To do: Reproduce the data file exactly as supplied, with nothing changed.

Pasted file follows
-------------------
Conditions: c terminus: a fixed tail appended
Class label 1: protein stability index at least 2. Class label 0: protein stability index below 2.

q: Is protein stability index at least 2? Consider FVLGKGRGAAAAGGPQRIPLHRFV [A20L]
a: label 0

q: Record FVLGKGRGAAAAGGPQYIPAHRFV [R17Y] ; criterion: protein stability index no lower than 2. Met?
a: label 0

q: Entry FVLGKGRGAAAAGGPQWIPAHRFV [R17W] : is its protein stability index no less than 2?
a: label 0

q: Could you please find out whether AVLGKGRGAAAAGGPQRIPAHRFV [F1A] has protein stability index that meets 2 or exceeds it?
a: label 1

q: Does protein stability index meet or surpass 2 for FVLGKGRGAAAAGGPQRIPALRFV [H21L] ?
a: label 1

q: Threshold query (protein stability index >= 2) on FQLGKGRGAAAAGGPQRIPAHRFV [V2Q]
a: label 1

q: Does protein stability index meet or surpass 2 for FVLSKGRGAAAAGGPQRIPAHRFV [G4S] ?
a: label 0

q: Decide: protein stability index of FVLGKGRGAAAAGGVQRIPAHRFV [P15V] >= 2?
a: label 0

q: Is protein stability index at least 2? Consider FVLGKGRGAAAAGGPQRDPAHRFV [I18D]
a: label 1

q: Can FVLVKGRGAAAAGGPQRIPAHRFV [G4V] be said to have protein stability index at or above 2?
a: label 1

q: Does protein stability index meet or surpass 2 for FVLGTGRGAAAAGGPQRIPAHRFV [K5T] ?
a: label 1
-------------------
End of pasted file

Conditions: c terminus: a fixed tail appended
Class label 1: protein stability index at least 2. Class label 0: protein stability index below 2.

q: Is protein stability index at least 2? Consider FVLGKGRGAAAAGGPQRIPLHRFV [A20L]
a: label 0

q: Record FVLGKGRGAAAAGGPQYIPAHRFV [R17Y] ; criterion: protein stability index no lower than 2. Met?
a: label 0

q: Entry FVLGKGRGAAAAGGPQWIPAHRFV [R17W] : is its protein stability index no less than 2?
a: label 0

q: Could you please find out whether AVLGKGRGAAAAGGPQRIPAHRFV [F1A] has protein stability index that meets 2 or exceeds it?
a: label 1

q: Does protein stability index meet or surpass 2 for FVLGKGRGAAAAGGPQRIPALRFV [H21L] ?
a: label 1

q: Threshold query (protein stability index >= 2) on FQLGKGRGAAAAGGPQRIPAHRFV [V2Q]
a: label 1

q: Does protein stability index meet or surpass 2 for FVLSKGRGAAAAGGPQRIPAHRFV [G4S] ?
a: label 0

q: Decide: protein stability index of FVLGKGRGAAAAGGVQRIPAHRFV [P15V] >= 2?
a: label 0

q: Is protein stability index at least 2? Consider FVLGKGRGAAAAGGPQRDPAHRFV [I18D]
a: label 1

q: Can FVLVKGRGAAAAGGPQRIPAHRFV [G4V] be said to have protein stability index at or above 2?
a: label 1

q: Does protein stability index meet or surpass 2 for FVLGTGRGAAAAGGPQRIPAHRFV [K5T] ?
a: label 1